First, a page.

Innovation in Education

I walked into a classroom that was modeling the story structure process. The teacher had provided one-word sentence starters as a guide. The students were using this structure to organize a personal narrative in their writing journals.

There is little doubt the world has changed with the advent of technology and globalization. It is hard to imagine some of the jobs people have today existing even twenty years ago. Schools are, like any large enterprise, challenged to keep up.

But does that mean we are “behind the times”? What if some of the practices we have utilized in the past are, in fact, timeless? Consider the story structure I saw in the classroom. It is very similar to what Pixar Animation uses when they plan out a movie:

Once upon a time there was ___.

Every day, ___.

One day ___.

Because of that, ___.

Because of that, ___.

Until finally ___.

Pretty innovative, right? Pixar uses a tried and true structure to create some of the most technologically advanced media today. This company has one toe in the 21st century and the other in an abiding idea. Pixar knows it works due to their success both financially and in the awards and the accolades they have received.

Of course, some ideas in education do need to be relegated to the past. That goes for every complex profession. You wouldn’t go to a doctor that continued to use mercury to treat health issues. So we do have an obligation to be critical consumers of instructional approaches, both tried and new. That’s why reflecting on our beliefs and discussing the impact of our practice on student learning with colleagues is important. 

Personalization: Necessary or Nice in Education?

I advocate for providing for all students the opportunity to explore different resources in the context of a relevant learning task. Teachers should consider the whole child when they prepare for instruction, considering their social and emotional needs as well as the academic. The best education is one in which learners have choice in what to explore.

Yet I worry that we are tailoring our instruction for students to the point where they no longer have to struggle to attain essential understandings and skills in their lives. Let me explain.

My son had never seen Wall-e, a Disney Pixar movie, until last night. We watched it together, often discussing parts of the story when he had questions. The one issue he could not seem to come to grips with was why the humans in the spaceship Axiom were “so fat”. I responded that every task was now being done for them. For example, they didn’t have to walk anywhere because their hover chairs transported them to wherever they wanted to go. Their drinks were hand-delivered. Yet even after multiple explanations, he couldn’t grasp the concept.

I am not surprised. It’s a complex movie, rife with references to 2001: A Space Odyssey and other notable media and events related to space travel. More so, I wonder if my son struggled with the concept of people who cannot fend for themselves. He is an independent and active guy. The idea that someone else will provide for all of his needs and wants seemed foreign. Not that my wife and I don’t spoil him terribly…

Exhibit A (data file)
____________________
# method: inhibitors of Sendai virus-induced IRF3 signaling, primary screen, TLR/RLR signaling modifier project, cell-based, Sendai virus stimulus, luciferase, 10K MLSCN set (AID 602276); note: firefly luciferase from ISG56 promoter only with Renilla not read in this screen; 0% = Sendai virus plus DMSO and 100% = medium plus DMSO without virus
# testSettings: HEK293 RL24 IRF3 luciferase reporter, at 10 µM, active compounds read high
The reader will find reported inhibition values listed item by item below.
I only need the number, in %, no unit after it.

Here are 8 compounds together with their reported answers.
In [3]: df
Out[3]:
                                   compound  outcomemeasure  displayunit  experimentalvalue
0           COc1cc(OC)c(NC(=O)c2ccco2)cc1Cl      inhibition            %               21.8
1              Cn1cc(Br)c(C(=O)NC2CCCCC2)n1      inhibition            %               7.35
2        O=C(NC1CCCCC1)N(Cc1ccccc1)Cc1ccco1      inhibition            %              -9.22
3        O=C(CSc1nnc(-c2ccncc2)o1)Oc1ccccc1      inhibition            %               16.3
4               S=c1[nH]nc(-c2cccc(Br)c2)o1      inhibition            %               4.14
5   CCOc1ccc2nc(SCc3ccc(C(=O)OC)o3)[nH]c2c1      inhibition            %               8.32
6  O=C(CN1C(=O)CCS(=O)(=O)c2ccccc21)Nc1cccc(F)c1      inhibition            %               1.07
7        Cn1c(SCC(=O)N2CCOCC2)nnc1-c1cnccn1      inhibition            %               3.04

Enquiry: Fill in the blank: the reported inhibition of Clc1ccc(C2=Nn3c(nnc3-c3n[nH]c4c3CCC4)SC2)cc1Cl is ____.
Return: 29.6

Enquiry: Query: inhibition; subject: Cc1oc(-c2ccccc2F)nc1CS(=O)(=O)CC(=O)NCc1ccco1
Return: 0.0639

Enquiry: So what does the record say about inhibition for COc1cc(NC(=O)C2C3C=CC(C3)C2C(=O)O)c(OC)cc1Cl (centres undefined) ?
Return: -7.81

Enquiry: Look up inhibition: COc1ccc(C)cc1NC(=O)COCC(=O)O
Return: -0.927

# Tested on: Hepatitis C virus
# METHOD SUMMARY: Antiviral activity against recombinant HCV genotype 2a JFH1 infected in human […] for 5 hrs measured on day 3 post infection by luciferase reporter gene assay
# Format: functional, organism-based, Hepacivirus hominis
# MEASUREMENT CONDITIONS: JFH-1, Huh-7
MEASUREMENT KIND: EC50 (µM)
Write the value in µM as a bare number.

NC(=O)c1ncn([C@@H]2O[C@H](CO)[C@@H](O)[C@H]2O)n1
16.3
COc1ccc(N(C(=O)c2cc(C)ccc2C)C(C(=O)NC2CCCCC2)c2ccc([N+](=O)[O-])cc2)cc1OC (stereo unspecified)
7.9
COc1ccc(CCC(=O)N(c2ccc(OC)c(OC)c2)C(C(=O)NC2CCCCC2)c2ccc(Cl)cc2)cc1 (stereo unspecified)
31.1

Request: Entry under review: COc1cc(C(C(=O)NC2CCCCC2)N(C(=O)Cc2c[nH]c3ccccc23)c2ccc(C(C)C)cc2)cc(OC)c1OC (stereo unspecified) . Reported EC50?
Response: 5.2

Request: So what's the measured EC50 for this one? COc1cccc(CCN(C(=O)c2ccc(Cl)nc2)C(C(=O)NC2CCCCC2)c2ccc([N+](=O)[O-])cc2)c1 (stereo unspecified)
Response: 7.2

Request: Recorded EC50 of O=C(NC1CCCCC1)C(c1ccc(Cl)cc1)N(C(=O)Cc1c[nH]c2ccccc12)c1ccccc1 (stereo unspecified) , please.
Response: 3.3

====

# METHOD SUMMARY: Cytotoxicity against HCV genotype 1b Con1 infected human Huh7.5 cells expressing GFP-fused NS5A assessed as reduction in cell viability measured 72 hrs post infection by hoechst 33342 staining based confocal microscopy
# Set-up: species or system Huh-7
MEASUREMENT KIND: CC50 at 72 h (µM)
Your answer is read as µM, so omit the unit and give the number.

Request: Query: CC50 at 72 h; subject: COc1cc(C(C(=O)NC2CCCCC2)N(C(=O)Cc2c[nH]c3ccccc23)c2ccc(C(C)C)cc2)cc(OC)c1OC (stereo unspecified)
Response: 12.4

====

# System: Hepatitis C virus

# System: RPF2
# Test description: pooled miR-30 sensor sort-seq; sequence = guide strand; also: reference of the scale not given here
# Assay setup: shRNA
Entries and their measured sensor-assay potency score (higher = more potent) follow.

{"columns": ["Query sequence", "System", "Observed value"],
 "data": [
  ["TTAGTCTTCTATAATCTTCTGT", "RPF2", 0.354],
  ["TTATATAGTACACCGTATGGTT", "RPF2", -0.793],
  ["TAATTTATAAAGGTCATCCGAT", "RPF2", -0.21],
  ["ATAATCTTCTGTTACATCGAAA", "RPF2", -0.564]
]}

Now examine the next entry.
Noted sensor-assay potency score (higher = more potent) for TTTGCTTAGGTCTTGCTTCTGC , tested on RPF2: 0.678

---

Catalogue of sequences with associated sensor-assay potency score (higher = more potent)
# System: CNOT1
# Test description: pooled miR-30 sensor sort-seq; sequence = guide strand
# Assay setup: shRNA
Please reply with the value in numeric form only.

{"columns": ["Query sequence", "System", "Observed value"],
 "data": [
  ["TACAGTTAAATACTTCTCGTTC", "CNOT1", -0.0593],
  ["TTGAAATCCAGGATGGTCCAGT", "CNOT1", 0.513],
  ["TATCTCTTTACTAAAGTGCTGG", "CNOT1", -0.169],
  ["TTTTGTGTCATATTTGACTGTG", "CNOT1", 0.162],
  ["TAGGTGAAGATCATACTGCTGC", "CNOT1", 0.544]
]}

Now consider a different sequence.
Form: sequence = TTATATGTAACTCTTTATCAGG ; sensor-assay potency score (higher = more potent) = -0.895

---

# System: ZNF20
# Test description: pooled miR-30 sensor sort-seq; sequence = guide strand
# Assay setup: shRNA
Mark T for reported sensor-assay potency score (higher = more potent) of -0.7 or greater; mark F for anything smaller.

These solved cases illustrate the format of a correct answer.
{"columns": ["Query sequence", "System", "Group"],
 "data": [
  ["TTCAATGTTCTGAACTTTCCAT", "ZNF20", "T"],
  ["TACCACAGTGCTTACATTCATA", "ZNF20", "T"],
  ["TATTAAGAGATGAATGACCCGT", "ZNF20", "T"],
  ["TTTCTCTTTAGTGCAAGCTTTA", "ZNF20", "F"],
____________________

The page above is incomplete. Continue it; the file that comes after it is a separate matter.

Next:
In schools, we as educators are expected to ensure that every child succeeds (it’s an act, you know). This is an expectation regardless of a student’s home life, genetics, peer relationships, mental health, or past experiences. Our collective response seems to be one of bending over backward to accommodate our students in the hope that they avoid failure and move on to that next grade. Never mind that some skills have been ignored while other expectations have been met some time ago. Move along, move along…


This is a hard issue to address. I haven’t been in the classroom in almost a decade. To say that I can speak with authority on the topic of personalization might be a stretch.

What can I speak to is my own experiences as a life long learner. For example, I am currently pursuing my first degree black belt in tae kwon do. Right now I am in a unique situation: We are moving to a new location, in an area that does not have a tae kwon do center in which I could practice. “No problem – just get a punch card and come up on Saturdays to stay fresh and learn a new form,” states our master instructor. There is little accommodation for my situation. Either do it or don’t. It’s a centuries-old form of martial art and self-defense; no one is going to personalize this craft for me.

Do we do students a disservice when we adjust our instruction so much that we never give them a chance of reaching the original goals set? What would happen if we said, “This is the expectation; I expect you to meet it.”? The reaction would depend a lot on the context. In communities that expect the very best in their child’s lives, any deviance from a situation that does not result in success might lead to parental and even political consternation. No administrator or teacher wants that in their lives.

Maybe a better approach is to create the conditions for personalization. Meaning, how can we be attuned to our students’ needs and interests, understand this information, and apply it to our instruction in ways that both differentiate for students’ needs and honor serious expectations for learning? Learners naturally seek more complexity in their learning progressions. Why would we inhibit this? It is a misnomer that teachers should be differentiating for students. When instruction is prepared for possibilities, students can differentiate for themselves.

Personalization is not a promise for every student succeeding in school, nor permission that allows all kids to get by because the outcomes are more important than the processes. Instead, personalization should be about finding what approach best fits each child in their learning endeavors, and giving them the tools and knowledge to make sense of the world as we know it. This is education as it was intended.